Every hunter spends a lot of money, time and effort obtaining their trophy animals, but it amazes me how many successful hunters stop doing their diligence after an animal is harvested. Selecting the right taxidermist is just as important as any other step in the hunting process. I have been doing taxidermy for over 20 years and here is what you need to know to choose your taxidermist wisely.

It is a fact that most hunters do not know what constitutes a “good mount.” Most think that if the cape and antlers are present, it looks pretty good. That is false of course, and there are a lot of “hackidermists” out there churning out bad work. You owe it to yourself and your animal to preserve your trophy in a quality manner that will last a lifetime.

The first thing you need to know about selecting a taxidermist is to never rely on someone else’s opinion of that taxidermist. You can take an opinion under consideration, but I don’t let people recommend what vehicle I buy without checking it out myself. You should check out every taxidermist’s work in person. Look at photos of live animals and memorize what their eyes, nose, mouths, antler burrs, and tear ducts look like and then compare all mounts to photos of live deer.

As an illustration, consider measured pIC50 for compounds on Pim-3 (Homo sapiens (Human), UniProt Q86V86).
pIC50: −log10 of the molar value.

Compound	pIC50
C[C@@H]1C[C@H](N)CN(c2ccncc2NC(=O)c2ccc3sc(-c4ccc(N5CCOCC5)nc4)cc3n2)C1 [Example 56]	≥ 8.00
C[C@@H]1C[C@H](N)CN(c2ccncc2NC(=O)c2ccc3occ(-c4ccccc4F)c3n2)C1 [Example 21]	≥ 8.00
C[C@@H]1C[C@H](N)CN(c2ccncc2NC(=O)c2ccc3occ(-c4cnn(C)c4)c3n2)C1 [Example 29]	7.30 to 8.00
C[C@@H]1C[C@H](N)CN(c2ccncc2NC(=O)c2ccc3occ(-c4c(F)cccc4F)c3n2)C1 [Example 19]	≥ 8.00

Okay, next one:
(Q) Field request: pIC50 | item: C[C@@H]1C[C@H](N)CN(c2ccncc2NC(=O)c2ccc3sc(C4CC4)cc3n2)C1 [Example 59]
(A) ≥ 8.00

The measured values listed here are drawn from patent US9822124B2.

If you are satisfied with the quality of the work, find out what a taxidermist’s turn-around time is on animals. It should never be longer than a year, period. If a taxidermist is taking longer than a year, then he might be good at mounting animals but he is a lousy businessman. Do you want a lousy business person handling your trophy of a lifetime? Bad business practices lead to bad business and that means out of business. Will your trophy be safe? Business ethics is just as important as any other item of consideration.

Never believe it when you hear that someone is so good, they take longer than a year. That is bunk. If someone was really that good, they would hire a helper to do non-skilled labor to keep their scheduled times under a year. Again, bad business is bad business. It takes me 24 hours of labor to finish a deer mount from the beginning to the end, so why do you want a guy that waits a year to do 24 hours of work? You don’t.